Health officials are emphasizing the need to continue to keep a close eye on the mental health of children and adults alike as Grant County and the world continues to navigate the uncertainty of the COVID-19 pandemic.
At a community COVID-19 update Wednesday, Dr. Michael Conn of Grant-Blackford Mental Health said some children may be experiencing stress, anxiety or other symptoms of poor mental health due to all of the changes that have been thrown their way since the pandemic began, especially since they will be entering a new normal when they return to school next month.
Conn said while there’s no one magic warning sign, parents should look for marked changes in behavior such as a child sleeping much more or much less than normal, getting in fights and throwing fits with other children when they typically get along and fighting through a mealtime. These changes can be red flags that alert parents their child may be struggling, he said.
If a child’s behavior is dangerous or causing harm to his or herself or others, Conn said parents should seek help right away. Otherwise, he recommends that parents first try to address the problem at home and remind kids to “take control of what we have control of.”
“There’s a lot going on right now that we have absolutely no control over,” Conn said. “But what do we have control over? Well, you know I have control over what kind of person I want to be. I have control over what I want to say and what I want to think and what I want to do.”
Conn said parents should also reestablish routines that may have been relaxed during summer or the stay-at-home order. Even though kids may push back against the structure of a day, Conn said it is “essential” and helps children organize and process the world around them.
“Regardless of how much they resist, they absolutely need structure, and that structure teaches them that the world is predictable,” Conn said. “No matter how chaotic the world gets there are some constants, and if parents are noticing that there’s some changes in children’s behavior, the first thing to try, the first thing to get under control or to manage, is tightening up the consistency in the household.”
Many times these tools will help improve a child’s mental health without outside intervention, but Conn said to call Grant-Blackford at 765-662-3971 or 800-755-3469 if the child continues to struggle with certain attitudes and behaviors that are detrimental to their mental health.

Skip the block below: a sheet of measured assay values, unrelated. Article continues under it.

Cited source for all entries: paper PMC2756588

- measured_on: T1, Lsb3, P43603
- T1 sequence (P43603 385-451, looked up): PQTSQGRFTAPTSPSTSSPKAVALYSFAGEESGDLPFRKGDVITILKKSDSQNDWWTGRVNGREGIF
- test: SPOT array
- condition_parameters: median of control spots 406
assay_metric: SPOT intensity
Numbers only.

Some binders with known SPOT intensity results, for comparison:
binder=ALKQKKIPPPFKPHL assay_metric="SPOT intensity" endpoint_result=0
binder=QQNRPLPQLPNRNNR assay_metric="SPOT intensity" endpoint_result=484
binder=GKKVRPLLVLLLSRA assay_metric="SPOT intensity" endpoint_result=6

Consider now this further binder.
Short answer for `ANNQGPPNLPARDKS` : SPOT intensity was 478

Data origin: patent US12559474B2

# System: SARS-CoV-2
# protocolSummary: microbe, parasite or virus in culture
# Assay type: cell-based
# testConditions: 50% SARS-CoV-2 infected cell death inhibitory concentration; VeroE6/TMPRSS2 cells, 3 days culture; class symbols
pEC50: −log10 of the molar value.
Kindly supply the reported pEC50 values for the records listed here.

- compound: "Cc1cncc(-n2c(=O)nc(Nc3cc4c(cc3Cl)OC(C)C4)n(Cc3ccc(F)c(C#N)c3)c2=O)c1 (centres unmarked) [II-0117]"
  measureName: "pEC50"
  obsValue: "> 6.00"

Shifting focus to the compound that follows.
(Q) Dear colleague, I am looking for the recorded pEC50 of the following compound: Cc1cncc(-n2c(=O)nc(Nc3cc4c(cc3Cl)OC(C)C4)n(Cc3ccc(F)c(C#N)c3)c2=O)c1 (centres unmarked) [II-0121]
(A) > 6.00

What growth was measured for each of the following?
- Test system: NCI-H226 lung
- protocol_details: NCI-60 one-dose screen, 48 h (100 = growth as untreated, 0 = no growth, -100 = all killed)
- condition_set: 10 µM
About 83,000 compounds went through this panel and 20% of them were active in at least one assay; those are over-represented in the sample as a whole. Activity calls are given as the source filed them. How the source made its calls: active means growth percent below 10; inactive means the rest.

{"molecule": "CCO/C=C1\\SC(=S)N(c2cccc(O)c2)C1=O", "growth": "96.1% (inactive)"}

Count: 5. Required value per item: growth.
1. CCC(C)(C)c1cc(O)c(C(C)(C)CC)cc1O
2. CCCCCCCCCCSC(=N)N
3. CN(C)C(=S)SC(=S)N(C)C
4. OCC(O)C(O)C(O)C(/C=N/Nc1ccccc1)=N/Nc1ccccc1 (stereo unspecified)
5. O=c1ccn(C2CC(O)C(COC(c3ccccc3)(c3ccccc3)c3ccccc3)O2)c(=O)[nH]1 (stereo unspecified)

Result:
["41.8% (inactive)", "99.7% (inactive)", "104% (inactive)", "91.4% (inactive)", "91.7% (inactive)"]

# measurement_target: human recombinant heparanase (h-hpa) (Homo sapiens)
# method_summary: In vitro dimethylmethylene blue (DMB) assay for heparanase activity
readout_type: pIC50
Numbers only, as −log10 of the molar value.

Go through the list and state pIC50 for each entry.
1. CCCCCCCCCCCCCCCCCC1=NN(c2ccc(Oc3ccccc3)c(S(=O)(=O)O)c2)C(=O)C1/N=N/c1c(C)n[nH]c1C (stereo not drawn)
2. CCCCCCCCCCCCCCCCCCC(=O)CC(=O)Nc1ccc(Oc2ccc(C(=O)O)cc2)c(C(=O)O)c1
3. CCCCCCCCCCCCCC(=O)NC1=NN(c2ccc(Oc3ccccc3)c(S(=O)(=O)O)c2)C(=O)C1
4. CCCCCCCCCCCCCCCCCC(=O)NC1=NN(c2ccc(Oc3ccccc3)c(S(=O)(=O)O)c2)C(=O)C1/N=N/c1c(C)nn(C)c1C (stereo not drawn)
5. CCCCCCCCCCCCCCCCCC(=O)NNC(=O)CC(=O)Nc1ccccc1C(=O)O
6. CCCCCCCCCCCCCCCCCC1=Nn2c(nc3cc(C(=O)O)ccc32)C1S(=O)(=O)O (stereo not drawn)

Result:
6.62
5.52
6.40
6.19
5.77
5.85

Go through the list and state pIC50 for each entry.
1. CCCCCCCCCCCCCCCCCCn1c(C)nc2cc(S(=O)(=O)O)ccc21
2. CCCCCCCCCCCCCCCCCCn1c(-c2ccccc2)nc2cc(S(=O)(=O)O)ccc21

The advice to take control of what you can control and establish a routine are also beneficial for adults, Conn said.
Full operations at Grant-Blackford have continued throughout the pandemic with transitions to some services offered via telephone and video conferencing, according to Conn.
“Our inpatient unit is still open, we’re providing crisis care to people. Our childhood and addiction services are still operating at full capacity,” Conn said. “We haven’t slowed down one bit. So the pandemic even what it is, we’re charging right ahead.”
The agency is also now offering a support group for COVID-19 front line workers, encompassing medical professionals, first responders, grocery store workers, sanitation workers and anyone else who has been directly fighting against the virus.
“These are all people that have been profoundly affected by the pandemic who are suffering significantly from isolation, from direct trauma, from the pandemic,” he said. “So (in the group) you’re seeing that there are other people who are struggling as well and you’re also getting these very important skills to deal with a very unique time.”
Through grant funding, the program will be free to the front line workers, and those interested can participate through video conference or in person, with from two to 50 people able to participate at a time, Conn said.
“This is a program that was developed during the Ebola crisis, so it’s battle tested programming,” Conn said. “And we’ve got that program developed and ready to employ.”
For more information on the front line worker support group or any of the services Grant-Blackford provides, visit www. cornerstone.org.